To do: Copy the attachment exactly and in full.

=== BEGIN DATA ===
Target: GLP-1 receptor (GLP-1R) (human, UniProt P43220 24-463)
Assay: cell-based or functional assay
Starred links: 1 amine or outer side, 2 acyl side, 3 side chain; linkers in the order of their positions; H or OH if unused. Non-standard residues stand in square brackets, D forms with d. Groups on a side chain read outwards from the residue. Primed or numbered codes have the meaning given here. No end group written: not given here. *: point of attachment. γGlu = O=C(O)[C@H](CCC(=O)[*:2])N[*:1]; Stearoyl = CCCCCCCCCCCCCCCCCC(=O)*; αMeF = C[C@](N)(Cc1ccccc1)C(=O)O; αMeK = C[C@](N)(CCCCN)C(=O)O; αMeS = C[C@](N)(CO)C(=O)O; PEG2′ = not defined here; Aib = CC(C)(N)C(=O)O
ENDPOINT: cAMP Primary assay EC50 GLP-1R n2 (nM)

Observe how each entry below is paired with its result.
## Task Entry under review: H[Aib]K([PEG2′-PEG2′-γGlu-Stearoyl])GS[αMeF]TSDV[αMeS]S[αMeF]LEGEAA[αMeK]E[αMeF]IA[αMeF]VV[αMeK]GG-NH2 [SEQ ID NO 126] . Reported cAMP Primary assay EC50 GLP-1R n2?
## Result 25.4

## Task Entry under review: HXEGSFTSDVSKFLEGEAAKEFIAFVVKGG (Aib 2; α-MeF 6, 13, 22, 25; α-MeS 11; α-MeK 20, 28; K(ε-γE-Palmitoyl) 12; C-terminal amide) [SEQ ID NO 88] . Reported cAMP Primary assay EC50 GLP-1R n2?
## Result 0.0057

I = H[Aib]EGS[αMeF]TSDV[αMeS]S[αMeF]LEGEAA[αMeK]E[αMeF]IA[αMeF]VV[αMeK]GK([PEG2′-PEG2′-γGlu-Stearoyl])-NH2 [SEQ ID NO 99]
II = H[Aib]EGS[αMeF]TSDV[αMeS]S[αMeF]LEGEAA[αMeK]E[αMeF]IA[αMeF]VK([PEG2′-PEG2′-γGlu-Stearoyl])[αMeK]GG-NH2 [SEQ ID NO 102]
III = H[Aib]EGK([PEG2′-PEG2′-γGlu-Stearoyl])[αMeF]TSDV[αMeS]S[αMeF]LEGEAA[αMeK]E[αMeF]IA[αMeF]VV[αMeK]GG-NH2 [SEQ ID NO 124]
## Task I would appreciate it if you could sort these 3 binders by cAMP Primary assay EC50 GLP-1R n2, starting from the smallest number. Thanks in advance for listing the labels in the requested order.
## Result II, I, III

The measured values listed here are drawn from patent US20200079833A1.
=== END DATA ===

Target: GLP-1 receptor (GLP-1R) (human, UniProt P43220 24-463)
Assay: cell-based or functional assay
Starred links: 1 amine or outer side, 2 acyl side, 3 side chain; linkers in the order of their positions; H or OH if unused. Non-standard residues stand in square brackets, D forms with d. Groups on a side chain read outwards from the residue. Primed or numbered codes have the meaning given here. No end group written: not given here. *: point of attachment. γGlu = O=C(O)[C@H](CCC(=O)[*:2])N[*:1]; Stearoyl = CCCCCCCCCCCCCCCCCC(=O)*; αMeF = C[C@](N)(Cc1ccccc1)C(=O)O; αMeK = C[C@](N)(CCCCN)C(=O)O; αMeS = C[C@](N)(CO)C(=O)O; PEG2′ = not defined here; Aib = CC(C)(N)C(=O)O
ENDPOINT: cAMP Primary assay EC50 GLP-1R n2 (nM)

Observe how each entry below is paired with its result.
## Task Entry under review: H[Aib]K([PEG2′-PEG2′-γGlu-Stearoyl])GS[αMeF]TSDV[αMeS]S[αMeF]LEGEAA[αMeK]E[αMeF]IA[αMeF]VV[αMeK]GG-NH2 [SEQ ID NO 126] . Reported cAMP Primary assay EC50 GLP-1R n2?
## Result 25.4

## Task Entry under review: HXEGSFTSDVSKFLEGEAAKEFIAFVVKGG (Aib 2; α-MeF 6, 13, 22, 25; α-MeS 11; α-MeK 20, 28; K(ε-γE-Palmitoyl) 12; C-terminal amide) [SEQ ID NO 88] . Reported cAMP Primary assay EC50 GLP-1R n2?
## Result 0.0057

I = H[Aib]EGS[αMeF]TSDV[αMeS]S[αMeF]LEGEAA[αMeK]E[αMeF]IA[αMeF]VV[αMeK]GK([PEG2′-PEG2′-γGlu-Stearoyl])-NH2 [SEQ ID NO 99]
II = H[Aib]EGS[αMeF]TSDV[αMeS]S[αMeF]LEGEAA[αMeK]E[αMeF]IA[αMeF]VK([PEG2′-PEG2′-γGlu-Stearoyl])[αMeK]GG-NH2 [SEQ ID NO 102]
III = H[Aib]EGK([PEG2′-PEG2′-γGlu-Stearoyl])[αMeF]TSDV[αMeS]S[αMeF]LEGEAA[αMeK]E[αMeF]IA[αMeF]VV[αMeK]GG-NH2 [SEQ ID NO 124]
## Task I would appreciate it if you could sort these 3 binders by cAMP Primary assay EC50 GLP-1R n2, starting from the smallest number. Thanks in advance for listing the labels in the requested order.
## Result II, I, III

The measured values listed here are drawn from patent US20200079833A1.